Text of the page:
refer particularly to R. A. Lister and Company, Limited, of England, the oldest and largest manufacturer of cream separators in the British Empire. This company did some business in Canada prior to the war, but their factory was taken over by the government during the war and up to the time of the Ottawa agreements they had done little or no business in Canada.

I have here a statement by a representative of this concern, of which I shall read only certain paragraphs which I believe would be of particular interest to hon. members. The first paragraph refers to what I have just stated, that this company had done business in Canada prior to the war but had lost it during the war. The statement goes on to say that despite terrific efforts on their part after the war to rehabilitate their separator business, including the purchase of a plant in Hamilton, Ontario, it was not until the ratification of the Ottawa agreements and the granting of a preference in 1931 on British machines coming into Canada that they were able to make the headway which they firmly felt their previous efforts justified. It is interesting to note that they have secured some fifty per cent of the New Zealand trade. I quote:

Prior to the passing of the preference in Canada, they were asked whether they were prepared to take full advantage of the concession which would be afforded to them as one of the manufacturers affected in the empire. They immediately intimated that for their part they would not only be prepared to do their utmost to take advantage of it, but would do their best to ensure that for every $100 worth of separators which they exported to Canada, they would take at least $100 worth of Canadian produce in payment. As a result, they entered into a contract with the Coekshutt Plow, and Frost and Wood companies for the distribution of their separators in Canada, and undertook to take on the distribution of certain of their products, suitable to the British market, in Great Britain. As a result of this agreement they have purchased approximately twice the value of Canadian products as compared with the value of cream separators which they have exported to Canada-this, despite the fact that the sales of Lister cream, separators in the dominion have been increasing steadily and materially year by year during the past five years-and at the present time, they have similar negotiations in hand with a view to materially increasing the value of this two-way trade in the interests of both Canada and Great Britain but if, having done all the spade work, development work, and just as the business is becoming of material importance, (grown as it has in turnover some eight to ten times), they are to have it undermined by the taking away of the incentive and encouragement afforded them by the preference aforementioned, the insurmountable difficulties with which they will be confronted will be appreciated. It is contended (1) that they are not only making available to the dairy farmers of Canada a high grade machine but that they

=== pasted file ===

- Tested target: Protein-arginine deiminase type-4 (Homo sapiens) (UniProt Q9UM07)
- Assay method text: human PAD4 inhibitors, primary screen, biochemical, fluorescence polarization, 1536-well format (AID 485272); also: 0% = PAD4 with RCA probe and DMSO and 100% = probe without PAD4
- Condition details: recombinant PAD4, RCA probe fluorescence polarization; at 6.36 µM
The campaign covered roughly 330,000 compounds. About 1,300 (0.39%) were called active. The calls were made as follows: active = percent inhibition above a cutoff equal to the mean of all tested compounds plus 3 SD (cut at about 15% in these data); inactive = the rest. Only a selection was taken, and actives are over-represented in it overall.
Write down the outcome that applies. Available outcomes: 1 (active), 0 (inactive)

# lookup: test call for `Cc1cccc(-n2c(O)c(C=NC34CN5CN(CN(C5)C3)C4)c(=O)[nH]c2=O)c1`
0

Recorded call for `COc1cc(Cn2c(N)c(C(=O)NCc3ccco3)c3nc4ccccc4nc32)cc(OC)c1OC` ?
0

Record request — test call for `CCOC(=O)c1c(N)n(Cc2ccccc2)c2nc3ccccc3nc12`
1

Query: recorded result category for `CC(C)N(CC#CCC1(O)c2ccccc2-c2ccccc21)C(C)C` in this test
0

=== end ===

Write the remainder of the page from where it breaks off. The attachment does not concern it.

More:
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Farm Implements Committee Report

are helping several hundred industrial workers to find sound employment in Canada; (2) that by distributing their products through an agricultural machinery manufacturers' organization they are helping the manufacturer to reduce his selling price in Canada. They are possibly among his three largest clients in the world to-day.

The arrangements come to were the most practical and sound interpretations of the Ottawa agreement which could be effected, and it is believed that this reciprocal business not only expresses the written word but the spirit of the Ottawa agreement in its highest sense, and that without any question of doubt it is within the best interests of the Dominion of Canada and the United Kingdom.

The import figures of cream separators imported into the United Kingdom speak for themselves. They are as follows: 1932, 2;

1933, 535; 1934, 950; 1935, 1,355; 1936, 1,994; 1937, 3,163.

I contend, Mr. Speaker, that if this duty is removed as the recommendation suggests, it will be a violation of the intent of the Ottawa agreement, and I suggest, as the hon. member for Renfrew South has done, to the Minister of Finance and to the government, that before any action is taken on this question it be referred to the tariff board or to some other independent organization.

I find that my time is pretty well exhausted. I do wish, however, to make one other statement before concluding. It is not my intention to discuss the conclusions and recommendations of the commission at greater length. The experience of the past year has proved that they have had varying degrees of truth and of value. The whole discussion revolves around one question: How can agriculture be furnished with its implements of production at prices which it can afford to pay? Certainly not by driving Canadian manufacturers entirely out of business. With this everyone appears to agree. Even the report itself does not suggest that prices should have been lowered when the duty was lowered. You may search it from beginning to end without finding any such intimation. It was left to the chairman to make the suggestion that the duty on agricultural implements should be removed entirely. Such a conclusion was not reached in the report.